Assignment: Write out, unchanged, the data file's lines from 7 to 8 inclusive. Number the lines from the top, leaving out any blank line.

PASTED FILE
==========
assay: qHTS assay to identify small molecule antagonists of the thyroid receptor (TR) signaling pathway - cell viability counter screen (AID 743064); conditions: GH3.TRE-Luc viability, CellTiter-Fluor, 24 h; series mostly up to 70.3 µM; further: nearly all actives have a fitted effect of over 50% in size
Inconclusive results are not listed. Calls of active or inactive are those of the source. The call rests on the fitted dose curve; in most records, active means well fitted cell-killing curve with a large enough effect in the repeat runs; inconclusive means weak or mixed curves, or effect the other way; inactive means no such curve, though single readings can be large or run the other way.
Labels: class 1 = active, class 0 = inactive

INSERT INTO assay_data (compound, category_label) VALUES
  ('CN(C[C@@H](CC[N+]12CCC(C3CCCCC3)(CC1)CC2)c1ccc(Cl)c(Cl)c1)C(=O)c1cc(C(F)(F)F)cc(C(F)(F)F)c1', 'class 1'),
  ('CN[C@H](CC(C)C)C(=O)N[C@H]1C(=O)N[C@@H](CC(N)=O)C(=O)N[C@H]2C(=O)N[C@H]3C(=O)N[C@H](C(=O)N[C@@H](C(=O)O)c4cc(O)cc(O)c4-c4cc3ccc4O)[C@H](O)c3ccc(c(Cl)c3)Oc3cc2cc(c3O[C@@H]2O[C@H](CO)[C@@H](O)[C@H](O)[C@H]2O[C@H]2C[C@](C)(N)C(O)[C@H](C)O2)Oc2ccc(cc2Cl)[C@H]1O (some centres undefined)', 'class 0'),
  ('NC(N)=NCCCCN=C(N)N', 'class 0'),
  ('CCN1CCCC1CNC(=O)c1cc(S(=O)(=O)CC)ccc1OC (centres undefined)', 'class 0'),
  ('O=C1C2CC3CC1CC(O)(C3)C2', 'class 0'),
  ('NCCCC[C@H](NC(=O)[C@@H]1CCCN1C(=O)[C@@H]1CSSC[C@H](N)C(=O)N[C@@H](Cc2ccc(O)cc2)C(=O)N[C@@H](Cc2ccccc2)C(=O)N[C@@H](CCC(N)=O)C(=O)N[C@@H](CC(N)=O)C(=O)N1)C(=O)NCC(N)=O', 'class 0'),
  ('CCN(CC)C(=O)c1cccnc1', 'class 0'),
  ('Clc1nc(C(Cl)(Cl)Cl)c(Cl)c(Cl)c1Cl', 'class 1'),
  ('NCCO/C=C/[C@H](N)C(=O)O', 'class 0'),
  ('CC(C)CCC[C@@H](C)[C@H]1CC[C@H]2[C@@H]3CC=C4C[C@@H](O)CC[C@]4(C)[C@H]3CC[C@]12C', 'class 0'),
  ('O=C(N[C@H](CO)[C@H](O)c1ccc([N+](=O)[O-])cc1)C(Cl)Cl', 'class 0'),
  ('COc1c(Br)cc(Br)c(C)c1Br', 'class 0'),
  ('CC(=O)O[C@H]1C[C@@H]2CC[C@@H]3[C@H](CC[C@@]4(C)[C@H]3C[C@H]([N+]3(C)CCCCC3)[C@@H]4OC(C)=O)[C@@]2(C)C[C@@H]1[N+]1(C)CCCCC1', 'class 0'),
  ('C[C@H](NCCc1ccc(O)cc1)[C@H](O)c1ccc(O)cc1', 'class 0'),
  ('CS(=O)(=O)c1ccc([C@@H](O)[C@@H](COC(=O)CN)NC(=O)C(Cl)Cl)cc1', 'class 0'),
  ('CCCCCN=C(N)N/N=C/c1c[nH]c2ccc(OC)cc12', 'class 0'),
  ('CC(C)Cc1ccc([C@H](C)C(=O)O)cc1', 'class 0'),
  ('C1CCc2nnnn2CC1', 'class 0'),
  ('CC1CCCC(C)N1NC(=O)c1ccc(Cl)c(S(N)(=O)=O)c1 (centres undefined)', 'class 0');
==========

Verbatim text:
  ('NC(N)=NCCCCN=C(N)N', 'class 0'),
  ('CCN1CCCC1CNC(=O)c1cc(S(=O)(=O)CC)ccc1OC (centres undefined)', 'class 0'),